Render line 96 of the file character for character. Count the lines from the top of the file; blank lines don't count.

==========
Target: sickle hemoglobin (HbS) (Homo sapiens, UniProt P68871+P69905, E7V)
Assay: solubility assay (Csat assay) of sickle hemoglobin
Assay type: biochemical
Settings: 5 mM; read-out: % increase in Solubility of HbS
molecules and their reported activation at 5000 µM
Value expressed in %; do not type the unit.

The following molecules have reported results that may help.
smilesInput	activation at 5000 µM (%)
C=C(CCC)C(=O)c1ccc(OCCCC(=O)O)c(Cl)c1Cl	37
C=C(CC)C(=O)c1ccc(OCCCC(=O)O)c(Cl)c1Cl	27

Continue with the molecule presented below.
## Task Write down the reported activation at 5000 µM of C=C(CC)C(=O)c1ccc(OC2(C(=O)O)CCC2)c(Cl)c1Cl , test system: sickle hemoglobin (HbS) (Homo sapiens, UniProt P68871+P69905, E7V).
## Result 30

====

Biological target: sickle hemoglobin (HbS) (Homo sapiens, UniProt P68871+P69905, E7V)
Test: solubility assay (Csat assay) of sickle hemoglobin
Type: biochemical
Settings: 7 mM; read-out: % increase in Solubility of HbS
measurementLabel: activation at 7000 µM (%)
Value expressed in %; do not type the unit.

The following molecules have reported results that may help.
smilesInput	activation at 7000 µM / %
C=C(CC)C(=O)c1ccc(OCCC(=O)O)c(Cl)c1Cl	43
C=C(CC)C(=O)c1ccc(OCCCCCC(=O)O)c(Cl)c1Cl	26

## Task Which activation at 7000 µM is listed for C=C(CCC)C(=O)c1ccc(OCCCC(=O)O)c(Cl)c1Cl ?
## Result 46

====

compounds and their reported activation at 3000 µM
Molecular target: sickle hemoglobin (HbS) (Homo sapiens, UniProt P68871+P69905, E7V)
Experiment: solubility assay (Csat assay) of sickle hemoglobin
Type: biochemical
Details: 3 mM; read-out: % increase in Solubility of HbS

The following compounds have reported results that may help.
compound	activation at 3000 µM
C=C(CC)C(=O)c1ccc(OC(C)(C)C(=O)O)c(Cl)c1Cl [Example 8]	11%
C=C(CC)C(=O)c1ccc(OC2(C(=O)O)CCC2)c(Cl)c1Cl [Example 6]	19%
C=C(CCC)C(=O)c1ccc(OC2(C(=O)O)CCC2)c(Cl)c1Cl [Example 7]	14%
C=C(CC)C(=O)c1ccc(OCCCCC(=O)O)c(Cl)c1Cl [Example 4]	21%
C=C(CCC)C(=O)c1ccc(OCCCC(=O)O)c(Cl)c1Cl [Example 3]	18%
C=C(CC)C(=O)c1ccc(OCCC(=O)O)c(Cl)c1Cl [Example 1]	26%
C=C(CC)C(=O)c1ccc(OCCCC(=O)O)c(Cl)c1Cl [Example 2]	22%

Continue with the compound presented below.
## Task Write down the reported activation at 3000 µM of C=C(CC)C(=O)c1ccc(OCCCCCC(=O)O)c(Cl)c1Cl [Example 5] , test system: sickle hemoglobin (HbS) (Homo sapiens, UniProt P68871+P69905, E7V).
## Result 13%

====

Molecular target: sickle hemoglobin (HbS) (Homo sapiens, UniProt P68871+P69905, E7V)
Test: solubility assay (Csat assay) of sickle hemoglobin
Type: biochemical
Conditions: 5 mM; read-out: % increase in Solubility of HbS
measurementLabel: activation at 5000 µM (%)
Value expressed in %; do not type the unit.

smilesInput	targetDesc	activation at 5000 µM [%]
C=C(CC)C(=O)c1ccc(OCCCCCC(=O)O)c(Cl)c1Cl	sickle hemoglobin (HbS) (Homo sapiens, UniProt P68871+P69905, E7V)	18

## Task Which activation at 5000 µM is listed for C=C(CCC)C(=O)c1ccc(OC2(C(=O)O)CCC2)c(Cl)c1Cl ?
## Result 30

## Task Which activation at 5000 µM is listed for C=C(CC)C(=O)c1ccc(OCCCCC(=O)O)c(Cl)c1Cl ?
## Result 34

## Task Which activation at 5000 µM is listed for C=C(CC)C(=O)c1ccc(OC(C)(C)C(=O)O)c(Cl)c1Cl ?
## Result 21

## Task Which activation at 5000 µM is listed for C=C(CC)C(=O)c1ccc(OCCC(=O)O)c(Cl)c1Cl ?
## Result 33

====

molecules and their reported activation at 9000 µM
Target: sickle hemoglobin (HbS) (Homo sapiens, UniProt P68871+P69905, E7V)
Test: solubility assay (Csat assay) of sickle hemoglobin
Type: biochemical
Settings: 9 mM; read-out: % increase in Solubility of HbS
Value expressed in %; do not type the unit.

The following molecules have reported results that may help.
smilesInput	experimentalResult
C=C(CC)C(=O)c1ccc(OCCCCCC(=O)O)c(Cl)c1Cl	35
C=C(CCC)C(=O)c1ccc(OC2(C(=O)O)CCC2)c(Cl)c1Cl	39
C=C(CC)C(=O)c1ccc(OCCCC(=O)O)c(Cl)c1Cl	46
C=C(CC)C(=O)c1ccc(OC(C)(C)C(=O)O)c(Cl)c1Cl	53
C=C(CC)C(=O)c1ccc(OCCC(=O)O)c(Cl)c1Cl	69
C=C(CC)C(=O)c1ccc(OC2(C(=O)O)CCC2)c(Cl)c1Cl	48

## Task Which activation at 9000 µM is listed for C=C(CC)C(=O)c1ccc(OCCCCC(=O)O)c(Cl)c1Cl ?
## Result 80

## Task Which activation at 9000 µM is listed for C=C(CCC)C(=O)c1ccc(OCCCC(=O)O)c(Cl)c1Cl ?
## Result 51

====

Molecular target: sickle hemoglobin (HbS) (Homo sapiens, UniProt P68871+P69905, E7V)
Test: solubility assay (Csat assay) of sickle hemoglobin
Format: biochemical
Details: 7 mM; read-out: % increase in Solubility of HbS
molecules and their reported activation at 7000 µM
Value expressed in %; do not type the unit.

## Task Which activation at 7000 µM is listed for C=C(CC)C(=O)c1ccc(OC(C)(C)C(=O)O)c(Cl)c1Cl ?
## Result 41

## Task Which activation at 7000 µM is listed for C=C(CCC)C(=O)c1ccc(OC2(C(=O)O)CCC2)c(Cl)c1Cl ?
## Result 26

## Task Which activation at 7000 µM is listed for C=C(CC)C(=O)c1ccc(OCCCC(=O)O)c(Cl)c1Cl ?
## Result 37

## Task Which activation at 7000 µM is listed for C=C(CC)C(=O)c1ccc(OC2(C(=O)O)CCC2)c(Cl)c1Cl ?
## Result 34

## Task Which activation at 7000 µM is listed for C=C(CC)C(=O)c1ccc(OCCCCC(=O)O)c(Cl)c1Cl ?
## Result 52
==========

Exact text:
## Task Which activation at 7000 µM is listed for C=C(CC)C(=O)c1ccc(OCCCCC(=O)O)c(Cl)c1Cl ?